Accessibility and Assistive Technology

In March I spent several days at the SXSW trade show promoting accessible web design in the Knowbility booth and gained new perspectives about building websites for accessibility and my own site, Modern Health Talk. While I’ve written many articles here about universal design and products built for various disabilities, actually using that advice myself is a different matter, so it was enlightening to hear Read More …

What Quadriplegics can do with an iPhone or iPad

EDITOR: 9 Surprising Things Quadriplegics can do with an iPhone or iPad, by Mauricio Meza, is republished here with permission. It shows how Tecla gives iPhone, iPad, iPod Touch and Android access to people with spinal cord, brain, or muscular disorders or anyone else who can’t use a touch-screen, including quadriplegia, multiple sclerosis (MS), ALS, muscular dystrophy, cerebral palsy, brain injury, and stroke.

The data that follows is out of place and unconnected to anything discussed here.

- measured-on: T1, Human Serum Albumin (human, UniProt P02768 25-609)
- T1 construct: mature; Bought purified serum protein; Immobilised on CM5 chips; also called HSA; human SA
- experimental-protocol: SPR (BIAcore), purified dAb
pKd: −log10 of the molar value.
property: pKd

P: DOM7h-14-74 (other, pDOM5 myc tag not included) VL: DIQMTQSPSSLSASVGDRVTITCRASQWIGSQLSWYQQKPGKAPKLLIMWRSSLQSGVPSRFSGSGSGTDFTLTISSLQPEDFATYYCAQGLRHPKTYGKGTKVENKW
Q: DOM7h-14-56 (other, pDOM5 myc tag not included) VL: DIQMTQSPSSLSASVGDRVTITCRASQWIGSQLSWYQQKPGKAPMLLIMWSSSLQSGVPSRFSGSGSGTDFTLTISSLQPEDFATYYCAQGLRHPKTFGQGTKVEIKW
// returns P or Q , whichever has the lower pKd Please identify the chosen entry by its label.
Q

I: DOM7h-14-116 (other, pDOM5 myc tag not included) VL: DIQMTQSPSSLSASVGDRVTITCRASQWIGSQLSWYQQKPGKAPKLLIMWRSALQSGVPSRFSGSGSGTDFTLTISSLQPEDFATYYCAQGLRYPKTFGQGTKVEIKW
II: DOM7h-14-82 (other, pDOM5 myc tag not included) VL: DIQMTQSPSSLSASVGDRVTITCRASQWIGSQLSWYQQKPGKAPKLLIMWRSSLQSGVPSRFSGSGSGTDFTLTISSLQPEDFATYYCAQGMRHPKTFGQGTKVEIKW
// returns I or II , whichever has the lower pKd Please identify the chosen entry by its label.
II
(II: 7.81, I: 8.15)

Tools & Gadgets for Independent Living

“The Illustrated Guide to Assistive Technology and Devices” by Suzanne Robitaille reached #1 on Amazon’s Assistive Technology List, and I’m happy to republish this excerpt with her permission. This book has been universally praised since it cuts through the clutter surrounding assistive devices with a simple conversational style. It’s organized according to disability and easily explains the best type of Read More …

Why Color and Light Matter

Secrets for Improving your Sleep, Health & Productivity: Why Color and Light Matter by Leanne Venier, BSME, CP AOBTA (From her LinkedIn article. Also Published under “Research” in Texas MD Magazine, April/May 2015 (sold throughout Texas) & in TexasMDMonthly.com) It’s 7 am. The alarm clock starts blaring and you groggily reach over to swat it into snooze-ville, wishing for nothing Read More …